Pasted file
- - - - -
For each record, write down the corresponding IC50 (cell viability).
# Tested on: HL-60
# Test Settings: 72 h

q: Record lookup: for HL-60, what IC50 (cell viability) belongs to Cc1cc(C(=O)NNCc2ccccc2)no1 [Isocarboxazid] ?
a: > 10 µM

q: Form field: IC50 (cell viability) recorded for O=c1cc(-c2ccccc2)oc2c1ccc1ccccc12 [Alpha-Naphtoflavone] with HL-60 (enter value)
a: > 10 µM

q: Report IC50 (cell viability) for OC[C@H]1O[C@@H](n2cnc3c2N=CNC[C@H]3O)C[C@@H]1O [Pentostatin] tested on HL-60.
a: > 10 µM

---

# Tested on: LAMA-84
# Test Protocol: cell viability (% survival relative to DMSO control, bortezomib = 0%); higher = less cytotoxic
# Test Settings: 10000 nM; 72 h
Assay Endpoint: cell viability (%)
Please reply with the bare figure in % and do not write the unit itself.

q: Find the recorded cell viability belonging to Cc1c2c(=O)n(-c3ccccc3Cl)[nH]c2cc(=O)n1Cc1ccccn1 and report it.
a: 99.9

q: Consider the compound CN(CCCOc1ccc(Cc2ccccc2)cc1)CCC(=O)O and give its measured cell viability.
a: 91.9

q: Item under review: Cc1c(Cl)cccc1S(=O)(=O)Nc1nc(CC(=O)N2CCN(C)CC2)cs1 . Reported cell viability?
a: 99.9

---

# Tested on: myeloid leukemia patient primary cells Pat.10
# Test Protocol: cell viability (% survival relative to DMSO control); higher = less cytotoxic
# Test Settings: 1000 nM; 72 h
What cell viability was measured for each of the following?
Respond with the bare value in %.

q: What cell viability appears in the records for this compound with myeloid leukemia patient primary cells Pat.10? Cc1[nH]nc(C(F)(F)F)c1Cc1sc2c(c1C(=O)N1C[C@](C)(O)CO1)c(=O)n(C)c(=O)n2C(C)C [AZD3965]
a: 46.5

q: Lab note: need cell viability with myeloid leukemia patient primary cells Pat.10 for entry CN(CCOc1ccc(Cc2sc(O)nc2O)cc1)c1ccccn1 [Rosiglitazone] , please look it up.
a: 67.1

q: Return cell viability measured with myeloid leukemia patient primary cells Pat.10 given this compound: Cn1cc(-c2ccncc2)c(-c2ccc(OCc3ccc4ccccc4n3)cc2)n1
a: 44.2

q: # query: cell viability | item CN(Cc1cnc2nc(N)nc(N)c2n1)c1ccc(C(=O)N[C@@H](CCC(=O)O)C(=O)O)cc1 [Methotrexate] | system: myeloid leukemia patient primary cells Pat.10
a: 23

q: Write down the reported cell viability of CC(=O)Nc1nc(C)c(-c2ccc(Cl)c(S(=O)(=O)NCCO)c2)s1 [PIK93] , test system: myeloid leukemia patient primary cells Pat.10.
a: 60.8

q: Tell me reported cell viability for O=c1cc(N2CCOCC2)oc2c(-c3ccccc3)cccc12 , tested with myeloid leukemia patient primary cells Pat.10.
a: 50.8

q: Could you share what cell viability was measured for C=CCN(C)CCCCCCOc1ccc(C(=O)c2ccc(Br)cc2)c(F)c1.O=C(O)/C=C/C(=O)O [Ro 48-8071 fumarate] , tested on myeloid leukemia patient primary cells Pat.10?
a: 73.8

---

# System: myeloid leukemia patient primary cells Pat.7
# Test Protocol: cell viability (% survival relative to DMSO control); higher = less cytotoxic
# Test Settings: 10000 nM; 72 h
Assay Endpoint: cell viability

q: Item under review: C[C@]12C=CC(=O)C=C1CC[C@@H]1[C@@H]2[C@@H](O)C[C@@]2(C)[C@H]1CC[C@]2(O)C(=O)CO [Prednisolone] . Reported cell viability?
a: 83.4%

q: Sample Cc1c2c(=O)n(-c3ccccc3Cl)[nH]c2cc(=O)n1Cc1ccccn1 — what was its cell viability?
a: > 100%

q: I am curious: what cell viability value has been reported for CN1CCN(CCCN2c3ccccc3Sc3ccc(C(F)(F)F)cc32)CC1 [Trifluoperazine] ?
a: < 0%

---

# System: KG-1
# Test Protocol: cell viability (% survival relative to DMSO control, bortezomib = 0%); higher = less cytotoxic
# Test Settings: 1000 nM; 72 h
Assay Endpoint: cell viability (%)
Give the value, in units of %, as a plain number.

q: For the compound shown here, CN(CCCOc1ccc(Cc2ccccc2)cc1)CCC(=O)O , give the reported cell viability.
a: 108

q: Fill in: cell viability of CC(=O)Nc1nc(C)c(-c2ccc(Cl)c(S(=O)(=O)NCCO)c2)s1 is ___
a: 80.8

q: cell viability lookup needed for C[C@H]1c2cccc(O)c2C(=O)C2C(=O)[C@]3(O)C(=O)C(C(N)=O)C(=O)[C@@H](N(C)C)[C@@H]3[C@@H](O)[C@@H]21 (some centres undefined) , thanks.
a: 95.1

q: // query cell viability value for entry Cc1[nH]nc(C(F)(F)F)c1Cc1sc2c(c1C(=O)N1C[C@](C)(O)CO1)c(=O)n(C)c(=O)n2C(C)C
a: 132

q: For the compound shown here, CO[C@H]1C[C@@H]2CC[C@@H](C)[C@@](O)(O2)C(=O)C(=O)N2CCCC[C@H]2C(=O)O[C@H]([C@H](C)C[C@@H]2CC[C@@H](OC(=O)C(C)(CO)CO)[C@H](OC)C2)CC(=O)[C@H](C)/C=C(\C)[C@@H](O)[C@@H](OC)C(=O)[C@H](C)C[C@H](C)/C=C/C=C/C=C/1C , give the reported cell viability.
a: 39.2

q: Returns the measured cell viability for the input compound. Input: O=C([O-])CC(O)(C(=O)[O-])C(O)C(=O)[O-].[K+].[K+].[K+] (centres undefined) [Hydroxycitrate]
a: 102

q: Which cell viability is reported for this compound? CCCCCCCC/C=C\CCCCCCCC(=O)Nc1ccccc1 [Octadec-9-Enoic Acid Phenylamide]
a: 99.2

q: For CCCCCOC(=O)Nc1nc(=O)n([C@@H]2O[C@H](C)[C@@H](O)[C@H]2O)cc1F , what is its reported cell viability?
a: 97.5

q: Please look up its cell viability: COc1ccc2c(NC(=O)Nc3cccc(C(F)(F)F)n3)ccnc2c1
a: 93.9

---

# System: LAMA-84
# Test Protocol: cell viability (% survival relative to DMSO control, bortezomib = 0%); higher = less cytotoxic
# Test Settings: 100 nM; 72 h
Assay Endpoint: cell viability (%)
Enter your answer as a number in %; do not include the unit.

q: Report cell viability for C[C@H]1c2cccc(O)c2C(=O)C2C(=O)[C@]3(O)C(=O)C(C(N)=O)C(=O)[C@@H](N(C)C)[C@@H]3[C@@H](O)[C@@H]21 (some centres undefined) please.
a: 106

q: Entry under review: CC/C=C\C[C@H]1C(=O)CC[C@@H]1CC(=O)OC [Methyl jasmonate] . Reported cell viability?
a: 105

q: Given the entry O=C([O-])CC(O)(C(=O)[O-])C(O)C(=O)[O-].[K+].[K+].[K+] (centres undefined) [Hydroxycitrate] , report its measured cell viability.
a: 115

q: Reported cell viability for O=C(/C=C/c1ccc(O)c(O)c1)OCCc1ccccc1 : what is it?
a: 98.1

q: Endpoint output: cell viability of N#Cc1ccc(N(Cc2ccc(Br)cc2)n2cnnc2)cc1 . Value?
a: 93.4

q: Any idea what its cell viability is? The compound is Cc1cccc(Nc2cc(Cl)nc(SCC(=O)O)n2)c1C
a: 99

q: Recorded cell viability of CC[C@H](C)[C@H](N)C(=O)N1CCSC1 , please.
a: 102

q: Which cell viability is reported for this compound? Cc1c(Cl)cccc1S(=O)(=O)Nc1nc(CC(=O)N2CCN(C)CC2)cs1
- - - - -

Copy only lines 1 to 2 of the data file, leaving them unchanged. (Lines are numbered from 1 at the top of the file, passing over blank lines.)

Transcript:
For each record, write down the corresponding IC50 (cell viability).
# Tested on: HL-60